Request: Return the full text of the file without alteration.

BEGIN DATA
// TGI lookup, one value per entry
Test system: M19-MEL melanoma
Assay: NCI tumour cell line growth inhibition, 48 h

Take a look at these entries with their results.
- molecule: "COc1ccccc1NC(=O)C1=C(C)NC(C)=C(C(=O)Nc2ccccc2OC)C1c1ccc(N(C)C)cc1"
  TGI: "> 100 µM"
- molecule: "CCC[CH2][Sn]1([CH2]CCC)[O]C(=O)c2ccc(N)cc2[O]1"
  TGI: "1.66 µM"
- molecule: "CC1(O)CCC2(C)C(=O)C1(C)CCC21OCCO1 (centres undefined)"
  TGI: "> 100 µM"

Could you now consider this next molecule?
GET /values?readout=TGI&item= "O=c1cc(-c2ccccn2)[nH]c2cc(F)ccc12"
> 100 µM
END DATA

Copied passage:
// TGI lookup, one value per entry
Test system: M19-MEL melanoma
Assay: NCI tumour cell line growth inhibition, 48 h

Take a look at these entries with their results.
- molecule: "COc1ccccc1NC(=O)C1=C(C)NC(C)=C(C(=O)Nc2ccccc2OC)C1c1ccc(N(C)C)cc1"
  TGI: "> 100 µM"
- molecule: "CCC[CH2][Sn]1([CH2]CCC)[O]C(=O)c2ccc(N)cc2[O]1"
  TGI: "1.66 µM"
- molecule: "CC1(O)CCC2(C)C(=O)C1(C)CCC21OCCO1 (centres undefined)"
  TGI: "> 100 µM"

Could you now consider this next molecule?
GET /values?readout=TGI&item= "O=c1cc(-c2ccccn2)[nH]c2cc(F)ccc12"
> 100 µM